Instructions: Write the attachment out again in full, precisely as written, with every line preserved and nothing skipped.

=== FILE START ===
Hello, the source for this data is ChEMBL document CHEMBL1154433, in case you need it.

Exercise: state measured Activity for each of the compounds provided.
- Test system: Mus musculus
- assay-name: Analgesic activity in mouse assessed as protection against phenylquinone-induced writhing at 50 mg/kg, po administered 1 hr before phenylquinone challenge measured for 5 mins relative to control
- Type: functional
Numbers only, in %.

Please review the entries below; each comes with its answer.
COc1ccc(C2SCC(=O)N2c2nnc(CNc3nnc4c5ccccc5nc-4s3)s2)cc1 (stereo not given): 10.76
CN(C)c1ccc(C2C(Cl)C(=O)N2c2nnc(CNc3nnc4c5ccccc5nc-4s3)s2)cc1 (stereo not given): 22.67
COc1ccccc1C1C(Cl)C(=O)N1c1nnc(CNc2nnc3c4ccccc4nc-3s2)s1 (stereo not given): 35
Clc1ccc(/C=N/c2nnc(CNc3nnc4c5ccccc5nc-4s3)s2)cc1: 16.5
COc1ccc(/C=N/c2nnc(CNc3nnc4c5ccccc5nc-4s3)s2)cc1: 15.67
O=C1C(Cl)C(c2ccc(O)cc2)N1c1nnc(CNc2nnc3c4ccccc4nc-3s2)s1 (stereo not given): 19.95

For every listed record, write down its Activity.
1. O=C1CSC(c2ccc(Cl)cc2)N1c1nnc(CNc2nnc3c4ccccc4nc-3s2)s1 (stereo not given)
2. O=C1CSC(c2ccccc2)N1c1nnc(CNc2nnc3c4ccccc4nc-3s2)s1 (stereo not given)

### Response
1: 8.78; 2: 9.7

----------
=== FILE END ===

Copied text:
Hello, the source for this data is ChEMBL document CHEMBL1154433, in case you need it.

Exercise: state measured Activity for each of the compounds provided.
- Test system: Mus musculus
- assay-name: Analgesic activity in mouse assessed as protection against phenylquinone-induced writhing at 50 mg/kg, po administered 1 hr before phenylquinone challenge measured for 5 mins relative to control
- Type: functional
Numbers only, in %.

Please review the entries below; each comes with its answer.
COc1ccc(C2SCC(=O)N2c2nnc(CNc3nnc4c5ccccc5nc-4s3)s2)cc1 (stereo not given): 10.76
CN(C)c1ccc(C2C(Cl)C(=O)N2c2nnc(CNc3nnc4c5ccccc5nc-4s3)s2)cc1 (stereo not given): 22.67
COc1ccccc1C1C(Cl)C(=O)N1c1nnc(CNc2nnc3c4ccccc4nc-3s2)s1 (stereo not given): 35
Clc1ccc(/C=N/c2nnc(CNc3nnc4c5ccccc5nc-4s3)s2)cc1: 16.5
COc1ccc(/C=N/c2nnc(CNc3nnc4c5ccccc5nc-4s3)s2)cc1: 15.67
O=C1C(Cl)C(c2ccc(O)cc2)N1c1nnc(CNc2nnc3c4ccccc4nc-3s2)s1 (stereo not given): 19.95

For every listed record, write down its Activity.
1. O=C1CSC(c2ccc(Cl)cc2)N1c1nnc(CNc2nnc3c4ccccc4nc-3s2)s1 (stereo not given)
2. O=C1CSC(c2ccccc2)N1c1nnc(CNc2nnc3c4ccccc4nc-3s2)s1 (stereo not given)

### Response
1: 8.78; 2: 9.7

----------